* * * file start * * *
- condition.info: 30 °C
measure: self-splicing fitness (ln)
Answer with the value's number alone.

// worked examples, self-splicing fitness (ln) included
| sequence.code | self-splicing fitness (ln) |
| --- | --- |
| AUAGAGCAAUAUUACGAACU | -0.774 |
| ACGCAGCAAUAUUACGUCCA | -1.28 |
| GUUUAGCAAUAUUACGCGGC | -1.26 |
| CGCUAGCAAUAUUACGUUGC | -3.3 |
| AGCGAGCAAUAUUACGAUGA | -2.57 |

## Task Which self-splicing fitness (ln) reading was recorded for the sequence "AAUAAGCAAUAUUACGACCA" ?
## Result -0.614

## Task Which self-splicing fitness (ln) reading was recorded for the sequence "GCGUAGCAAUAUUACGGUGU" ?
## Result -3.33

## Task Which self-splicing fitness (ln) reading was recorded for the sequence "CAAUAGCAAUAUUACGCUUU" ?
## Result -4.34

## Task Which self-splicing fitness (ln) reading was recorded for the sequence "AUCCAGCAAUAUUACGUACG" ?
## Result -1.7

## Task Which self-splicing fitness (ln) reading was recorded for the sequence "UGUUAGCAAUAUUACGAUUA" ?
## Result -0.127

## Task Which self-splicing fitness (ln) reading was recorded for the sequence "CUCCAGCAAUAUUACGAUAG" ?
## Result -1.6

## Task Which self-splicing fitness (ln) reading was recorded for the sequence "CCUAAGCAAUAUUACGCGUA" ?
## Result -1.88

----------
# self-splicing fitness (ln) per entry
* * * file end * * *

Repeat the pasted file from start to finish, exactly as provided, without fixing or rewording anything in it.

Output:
- condition.info: 30 °C
measure: self-splicing fitness (ln)
Answer with the value's number alone.

// worked examples, self-splicing fitness (ln) included
| sequence.code | self-splicing fitness (ln) |
| --- | --- |
| AUAGAGCAAUAUUACGAACU | -0.774 |
| ACGCAGCAAUAUUACGUCCA | -1.28 |
| GUUUAGCAAUAUUACGCGGC | -1.26 |
| CGCUAGCAAUAUUACGUUGC | -3.3 |
| AGCGAGCAAUAUUACGAUGA | -2.57 |

## Task Which self-splicing fitness (ln) reading was recorded for the sequence "AAUAAGCAAUAUUACGACCA" ?
## Result -0.614

## Task Which self-splicing fitness (ln) reading was recorded for the sequence "GCGUAGCAAUAUUACGGUGU" ?
## Result -3.33

## Task Which self-splicing fitness (ln) reading was recorded for the sequence "CAAUAGCAAUAUUACGCUUU" ?
## Result -4.34

## Task Which self-splicing fitness (ln) reading was recorded for the sequence "AUCCAGCAAUAUUACGUACG" ?
## Result -1.7

## Task Which self-splicing fitness (ln) reading was recorded for the sequence "UGUUAGCAAUAUUACGAUUA" ?
## Result -0.127

## Task Which self-splicing fitness (ln) reading was recorded for the sequence "CUCCAGCAAUAUUACGAUAG" ?
## Result -1.6

## Task Which self-splicing fitness (ln) reading was recorded for the sequence "CCUAAGCAAUAUUACGCGUA" ?
## Result -1.88

----------
# self-splicing fitness (ln) per entry